As I realized when answering @BenStandeven, compared to a dependently-typed presentation, Peano arithmetic lacks a recursion form – "given n and an inductive step, or more generally an implication, apply the implication n times". – Blaisorblade Apr 15 '14 at 8:28

The claim on the slides is well known: Peano arithmetic does not admit cut elimination with finitary deductions. It's theorem 10.4.12 in Basic Proof Theory by Troelstra and Schwichtenberg.

In the comments, Zhen Lin pointed out that $\text{PA}_\omega$, which is PA augmented by the $\omega$-rule, proves Con(PA). This is correct - $\text{PA}_\omega$ is much stronger than PA.

However, there is a second subtlety in the cut elimination proof. Looking at the embedding theorem, slide 30 of the linked slides, we see that if $\text{PA} \vdash \Gamma \to \Delta$ then not only does $\text{PA}_\omega$ prove $\Gamma \to \Delta$, in fact $\text{PA}_\omega \vdash^{\omega + m}_k \Gamma \to \Delta$ for some $k,m < \omega$. This latter fact is key to the actual ordinal analysis of $\text{PA}$. This is proved in detail in sections 10.3 and 10.4 in Troelstra and Schwichtenberg, although they use $Z$ for PA and $Z^\infty$ for $\text{PA}_\omega$.

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In general, the way that cut elimination works is that the logical axioms cause no problems - which is why first-order logic with no axioms at all has cut elimination. For an arbitrary theory, we have to worry about the cuts that are introduced when we apply the axioms of the theory. Induction axioms in particular tend to require us to move from finitary deductions to infinitary deductions in order to eliminate the cuts. – Carl Mummert Feb 28 '13 at 20:40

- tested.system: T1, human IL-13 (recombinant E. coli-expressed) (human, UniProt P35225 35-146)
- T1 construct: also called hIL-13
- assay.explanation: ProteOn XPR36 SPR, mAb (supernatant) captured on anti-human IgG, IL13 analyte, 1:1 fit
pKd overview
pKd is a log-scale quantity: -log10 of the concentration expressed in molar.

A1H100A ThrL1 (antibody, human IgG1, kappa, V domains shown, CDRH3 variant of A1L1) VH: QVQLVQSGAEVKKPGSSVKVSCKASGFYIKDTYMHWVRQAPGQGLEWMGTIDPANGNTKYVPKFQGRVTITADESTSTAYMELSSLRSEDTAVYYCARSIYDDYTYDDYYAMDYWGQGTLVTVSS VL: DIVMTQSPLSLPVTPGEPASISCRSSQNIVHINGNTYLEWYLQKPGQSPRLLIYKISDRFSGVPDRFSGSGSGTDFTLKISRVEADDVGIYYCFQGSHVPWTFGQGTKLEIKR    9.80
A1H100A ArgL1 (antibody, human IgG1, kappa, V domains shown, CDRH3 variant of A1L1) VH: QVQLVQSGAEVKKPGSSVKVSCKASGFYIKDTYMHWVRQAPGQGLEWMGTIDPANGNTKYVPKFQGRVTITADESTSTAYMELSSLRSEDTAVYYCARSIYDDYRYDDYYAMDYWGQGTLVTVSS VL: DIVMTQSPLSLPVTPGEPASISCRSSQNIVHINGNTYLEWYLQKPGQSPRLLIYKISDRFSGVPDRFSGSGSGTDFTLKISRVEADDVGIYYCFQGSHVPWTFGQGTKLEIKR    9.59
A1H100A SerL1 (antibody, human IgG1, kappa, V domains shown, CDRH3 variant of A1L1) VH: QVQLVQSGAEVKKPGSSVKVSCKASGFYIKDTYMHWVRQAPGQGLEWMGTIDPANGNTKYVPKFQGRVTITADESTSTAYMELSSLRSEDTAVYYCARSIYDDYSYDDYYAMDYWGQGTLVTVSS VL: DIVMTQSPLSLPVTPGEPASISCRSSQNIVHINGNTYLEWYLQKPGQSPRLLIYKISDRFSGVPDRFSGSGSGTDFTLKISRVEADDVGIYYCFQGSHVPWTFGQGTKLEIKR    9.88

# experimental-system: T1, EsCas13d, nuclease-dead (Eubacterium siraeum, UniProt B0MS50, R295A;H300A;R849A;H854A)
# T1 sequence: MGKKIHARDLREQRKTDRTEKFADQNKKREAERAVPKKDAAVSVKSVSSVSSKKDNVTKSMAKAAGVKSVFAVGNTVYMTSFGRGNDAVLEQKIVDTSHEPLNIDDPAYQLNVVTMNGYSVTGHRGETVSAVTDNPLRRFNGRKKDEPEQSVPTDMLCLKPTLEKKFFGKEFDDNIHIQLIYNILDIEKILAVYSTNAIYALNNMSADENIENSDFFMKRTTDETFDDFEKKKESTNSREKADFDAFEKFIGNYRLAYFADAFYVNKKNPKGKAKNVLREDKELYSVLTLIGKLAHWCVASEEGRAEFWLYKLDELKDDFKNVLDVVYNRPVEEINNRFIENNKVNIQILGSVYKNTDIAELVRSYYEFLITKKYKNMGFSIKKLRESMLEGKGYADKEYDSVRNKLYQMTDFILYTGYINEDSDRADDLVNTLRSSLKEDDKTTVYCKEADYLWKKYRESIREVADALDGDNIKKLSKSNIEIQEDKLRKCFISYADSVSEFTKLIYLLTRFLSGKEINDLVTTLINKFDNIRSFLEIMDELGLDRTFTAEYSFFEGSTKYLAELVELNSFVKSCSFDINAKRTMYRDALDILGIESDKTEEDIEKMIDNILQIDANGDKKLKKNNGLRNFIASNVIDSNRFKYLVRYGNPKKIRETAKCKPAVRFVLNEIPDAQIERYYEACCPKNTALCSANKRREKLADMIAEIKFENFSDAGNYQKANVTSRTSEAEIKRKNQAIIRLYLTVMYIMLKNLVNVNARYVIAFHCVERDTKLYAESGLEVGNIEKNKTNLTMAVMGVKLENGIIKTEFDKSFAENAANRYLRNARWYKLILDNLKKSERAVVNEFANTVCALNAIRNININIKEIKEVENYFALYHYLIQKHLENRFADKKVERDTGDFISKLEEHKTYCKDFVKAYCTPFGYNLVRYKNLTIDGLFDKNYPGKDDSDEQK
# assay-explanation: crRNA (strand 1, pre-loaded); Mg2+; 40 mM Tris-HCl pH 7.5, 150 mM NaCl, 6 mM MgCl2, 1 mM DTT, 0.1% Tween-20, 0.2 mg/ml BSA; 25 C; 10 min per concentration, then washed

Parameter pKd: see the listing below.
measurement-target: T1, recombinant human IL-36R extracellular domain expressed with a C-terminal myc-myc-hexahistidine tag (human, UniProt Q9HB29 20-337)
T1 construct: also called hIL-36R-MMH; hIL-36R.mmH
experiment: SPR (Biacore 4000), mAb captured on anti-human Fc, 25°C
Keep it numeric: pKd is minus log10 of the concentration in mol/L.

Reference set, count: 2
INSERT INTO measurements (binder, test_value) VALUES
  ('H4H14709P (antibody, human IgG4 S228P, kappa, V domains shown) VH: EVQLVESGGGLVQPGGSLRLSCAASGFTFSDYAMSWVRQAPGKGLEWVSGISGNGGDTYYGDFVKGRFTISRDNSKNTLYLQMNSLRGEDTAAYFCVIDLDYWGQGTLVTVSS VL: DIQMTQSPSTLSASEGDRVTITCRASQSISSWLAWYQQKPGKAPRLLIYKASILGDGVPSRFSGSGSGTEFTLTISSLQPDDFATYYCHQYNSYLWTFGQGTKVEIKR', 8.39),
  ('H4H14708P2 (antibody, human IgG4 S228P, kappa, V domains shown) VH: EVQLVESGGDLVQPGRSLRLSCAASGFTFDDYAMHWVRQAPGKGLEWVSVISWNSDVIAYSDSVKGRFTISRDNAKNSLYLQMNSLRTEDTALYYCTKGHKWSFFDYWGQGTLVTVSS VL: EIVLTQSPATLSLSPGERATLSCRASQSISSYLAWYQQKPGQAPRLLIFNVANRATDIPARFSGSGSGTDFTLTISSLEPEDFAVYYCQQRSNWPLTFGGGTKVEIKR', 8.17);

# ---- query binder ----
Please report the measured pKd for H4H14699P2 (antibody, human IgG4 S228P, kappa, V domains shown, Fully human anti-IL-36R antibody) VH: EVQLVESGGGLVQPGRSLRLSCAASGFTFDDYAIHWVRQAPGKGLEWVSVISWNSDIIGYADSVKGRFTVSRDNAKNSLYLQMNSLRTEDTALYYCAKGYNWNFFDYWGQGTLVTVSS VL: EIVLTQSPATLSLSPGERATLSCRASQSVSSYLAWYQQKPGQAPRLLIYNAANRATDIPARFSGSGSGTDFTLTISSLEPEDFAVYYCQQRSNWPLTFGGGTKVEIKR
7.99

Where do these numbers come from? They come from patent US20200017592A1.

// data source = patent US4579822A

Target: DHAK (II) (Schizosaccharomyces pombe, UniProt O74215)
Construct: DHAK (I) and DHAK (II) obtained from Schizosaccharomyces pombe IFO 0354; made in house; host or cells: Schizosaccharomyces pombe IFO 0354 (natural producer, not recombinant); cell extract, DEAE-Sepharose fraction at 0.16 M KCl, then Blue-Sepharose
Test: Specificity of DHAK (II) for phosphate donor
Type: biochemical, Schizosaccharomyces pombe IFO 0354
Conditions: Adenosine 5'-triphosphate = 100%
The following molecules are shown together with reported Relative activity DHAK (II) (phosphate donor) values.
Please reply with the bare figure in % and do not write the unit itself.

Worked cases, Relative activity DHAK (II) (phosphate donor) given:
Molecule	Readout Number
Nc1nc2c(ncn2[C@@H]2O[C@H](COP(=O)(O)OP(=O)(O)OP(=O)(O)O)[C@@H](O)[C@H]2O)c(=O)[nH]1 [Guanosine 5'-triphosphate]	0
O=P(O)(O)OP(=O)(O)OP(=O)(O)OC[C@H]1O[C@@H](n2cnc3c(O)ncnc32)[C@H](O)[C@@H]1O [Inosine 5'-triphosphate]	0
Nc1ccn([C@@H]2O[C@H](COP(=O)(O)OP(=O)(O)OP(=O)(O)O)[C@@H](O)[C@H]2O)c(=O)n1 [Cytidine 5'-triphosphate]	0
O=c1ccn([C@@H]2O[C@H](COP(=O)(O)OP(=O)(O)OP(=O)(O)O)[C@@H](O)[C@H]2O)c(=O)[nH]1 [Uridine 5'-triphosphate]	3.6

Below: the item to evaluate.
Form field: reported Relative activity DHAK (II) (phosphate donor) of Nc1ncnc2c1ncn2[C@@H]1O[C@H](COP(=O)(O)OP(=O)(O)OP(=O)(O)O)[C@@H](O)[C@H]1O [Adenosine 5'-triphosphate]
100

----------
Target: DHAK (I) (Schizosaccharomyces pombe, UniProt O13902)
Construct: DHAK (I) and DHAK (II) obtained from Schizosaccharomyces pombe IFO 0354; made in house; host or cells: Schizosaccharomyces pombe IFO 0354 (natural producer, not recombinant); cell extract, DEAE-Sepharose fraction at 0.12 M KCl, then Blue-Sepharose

I feel that Carl's answer has already pretty much answered this, but since you asked why the proof is harder than that of strong normalization for typed lambda calculus with recursion, I can maybe make suggestion about why this is.

The types in typed lambda calculus are analogous to propositions and reductions are analogous to proofs under the formulas-as-classes isomorphism. However, in the simply typed lambda calculus you can only form types using implication, so in particular the types only correspond to quantifier free formulas.

If you restrict the usage of quantifiers in induction in arithmetic then you do indeed get much weaker theories. For example, requiring that every quantifier is bounded results in $I \Delta_0$, which has strength only $\omega^2$ and presumably has easier proofs of cut elimination. Similarly, adding dependent types, product types and sum types (corresponding to universal and existential quantifiers) to the lambda calculus increases the consistency strength.